Pupils of Avatud Kool (Open School) visited an animal shelter and analysed what kind of care the animals in the shelter needed. The project culminated in a student-led charity fair in support of the shelter.

More connections between subjects

One of the many teachers who speaks highly of this more autonomous education system is Joana Jõgela, a chemistry teacher at St Peter’s Lutheran School and Hugo Treffner Gymnasium in Tartu.

“My eighth grade is learning reaction equations via virtual reality. Chemistry is dealing with the world invisible to the eye. For example, what happens with salt in water – how does it decompose into ions? Well, of course, it is possible to pour two transparent liquids, but it is not so attractive. Virtual reality makes the abstract ions more real for pupils,” she explains. The solution for virtual reality lessons was developed by an Estonian edtech company, Futuclass.

“There is no required method in curricula, I can choose which is best for me and my students. I am totally using my freedom and only my own creativity puts limits,” says Jõgela.

Joana Jõgela, a chemistry teacher at St Peter’s Lutheran School and Hugo Treffner Gymnasium in Tartu, uses virtual reality solutions, developed by Futuclass – an Estonian edtech company – in teaching.

Incidentally, Jõgela favors a method of instruction known as “flipped classroom”. “It is a good method because students don’t have to just listen, but they actually need to be actively involved, they need to learn. I think it raises their curiosity and joy of discovery,” she says, explaining how they engage in teamwork, use resources in the lab and even play board games. However, Jõgela admits that while some students are enthusiastic about non-traditional learning styles, others take a bit longer to fully engage with it.

According to Jõgela, one way to improve the situation and better meet students where they are at would be through integrating different subjects, something she picked up from a school in Lithuania. “I saw some classes where chemistry and geography were integrated while teaching about natural resources. Students ascertain rocks via chemical reactions and analysed their content. After that they saw the information about analysis made by machines and calculated the content of different substances in the rocks,” she explains.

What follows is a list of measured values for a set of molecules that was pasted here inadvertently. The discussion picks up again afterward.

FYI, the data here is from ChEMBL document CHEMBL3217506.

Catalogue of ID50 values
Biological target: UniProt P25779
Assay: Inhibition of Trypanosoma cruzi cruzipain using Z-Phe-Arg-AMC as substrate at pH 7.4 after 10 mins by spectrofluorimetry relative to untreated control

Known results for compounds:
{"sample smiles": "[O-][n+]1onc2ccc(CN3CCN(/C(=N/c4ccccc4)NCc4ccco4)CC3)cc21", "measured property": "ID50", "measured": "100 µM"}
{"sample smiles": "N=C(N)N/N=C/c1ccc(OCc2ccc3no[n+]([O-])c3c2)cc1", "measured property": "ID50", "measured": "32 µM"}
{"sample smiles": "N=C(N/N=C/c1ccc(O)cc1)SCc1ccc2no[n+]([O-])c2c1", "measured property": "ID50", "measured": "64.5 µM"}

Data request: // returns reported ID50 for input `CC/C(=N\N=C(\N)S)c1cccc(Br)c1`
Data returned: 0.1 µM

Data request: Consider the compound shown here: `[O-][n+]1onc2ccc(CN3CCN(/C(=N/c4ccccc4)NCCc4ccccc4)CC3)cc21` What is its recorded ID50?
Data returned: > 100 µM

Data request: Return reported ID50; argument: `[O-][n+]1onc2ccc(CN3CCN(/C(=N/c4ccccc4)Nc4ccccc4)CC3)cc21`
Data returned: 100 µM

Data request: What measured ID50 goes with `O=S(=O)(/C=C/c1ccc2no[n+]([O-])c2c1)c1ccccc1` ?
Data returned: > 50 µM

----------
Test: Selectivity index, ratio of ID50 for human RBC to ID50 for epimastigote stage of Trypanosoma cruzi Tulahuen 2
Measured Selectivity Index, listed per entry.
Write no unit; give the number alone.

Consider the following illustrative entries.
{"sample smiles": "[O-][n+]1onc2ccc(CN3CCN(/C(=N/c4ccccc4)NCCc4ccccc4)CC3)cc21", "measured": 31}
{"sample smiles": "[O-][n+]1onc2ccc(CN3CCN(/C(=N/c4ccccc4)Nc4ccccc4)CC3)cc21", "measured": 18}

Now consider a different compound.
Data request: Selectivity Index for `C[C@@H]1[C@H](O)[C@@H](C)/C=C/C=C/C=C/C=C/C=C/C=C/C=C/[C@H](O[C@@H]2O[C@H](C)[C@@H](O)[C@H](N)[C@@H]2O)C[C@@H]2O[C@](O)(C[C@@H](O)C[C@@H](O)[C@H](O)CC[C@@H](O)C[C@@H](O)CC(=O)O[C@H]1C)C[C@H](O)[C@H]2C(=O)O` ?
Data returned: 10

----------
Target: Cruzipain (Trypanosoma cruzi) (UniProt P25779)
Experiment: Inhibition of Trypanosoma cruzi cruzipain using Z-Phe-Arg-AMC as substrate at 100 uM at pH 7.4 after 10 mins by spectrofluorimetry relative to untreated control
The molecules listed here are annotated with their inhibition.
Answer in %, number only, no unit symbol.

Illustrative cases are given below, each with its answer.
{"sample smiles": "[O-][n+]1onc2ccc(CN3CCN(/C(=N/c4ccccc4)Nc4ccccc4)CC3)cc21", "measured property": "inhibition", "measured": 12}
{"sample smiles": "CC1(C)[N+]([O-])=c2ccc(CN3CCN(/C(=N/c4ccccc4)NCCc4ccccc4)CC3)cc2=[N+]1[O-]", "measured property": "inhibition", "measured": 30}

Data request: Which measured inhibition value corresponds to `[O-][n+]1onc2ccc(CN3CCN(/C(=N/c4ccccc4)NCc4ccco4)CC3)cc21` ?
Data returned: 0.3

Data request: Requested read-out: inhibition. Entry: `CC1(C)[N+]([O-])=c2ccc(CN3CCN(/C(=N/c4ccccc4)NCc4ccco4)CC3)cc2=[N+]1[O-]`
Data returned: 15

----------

Joana Jõgela. Photo by Mattias Tammet.

Support system needs work

Jõgela also admits that although greater autonomy allows every teacher to choose their focus, it is imperative that they can also teach general knowledge alongside specific subjects.

Meanwhile, Eisenschmidt and Oosalu believe that although its value is significant, such levels of autonomy can also be overwhelming due to a lack of support and the fact that developing new school-level curricula and lesson plans require a lot of additional working hours. Oosalu says that it can be especially difficult for teachers starting their careers.

Luckily, however, she notes that there is work currently being done to help these instructors ease into their new roles while at the same time keeping the passion of more seasoned and veteran teachers alive.

Avatud Kool (Open School), a small private school in Tallinn, is combining two-way immersion and project learning methods in its work.

Despite the many upsides to an autonomous learning environment, Oosalu and Jõgela still raise the question: if every school and every teacher is operating with such freedom of choice and such wildly different motivations, can there be any uniform criteria for the quality of instruction?

In response, Eisenschmidt suggests that autonomy undoubtedly means diverse schools, a landscape in which some are actively pursuing experimental and creative methodologies while others remain firmly rooted in tradition. Given that reality, she explains that while there is no external evaluation – in fact, on a national level the ministry of education has no recourse to inspect schools – what is used are various benchmarks that schools are meant to hit while also conducting internal evaluations, as well as diagnostic tests for teachers to monitor students’ progress.

Oosalu sums it up as such: “The autonomy asks for greater responsibility, and this can be tiring, can even cause burnout. It takes a lot of energy but at the same time, it is greatly inspiring. If we can see that our work succeeds and students are happy to come to school, our work satisfaction increases. We are happy to put all this effort in.”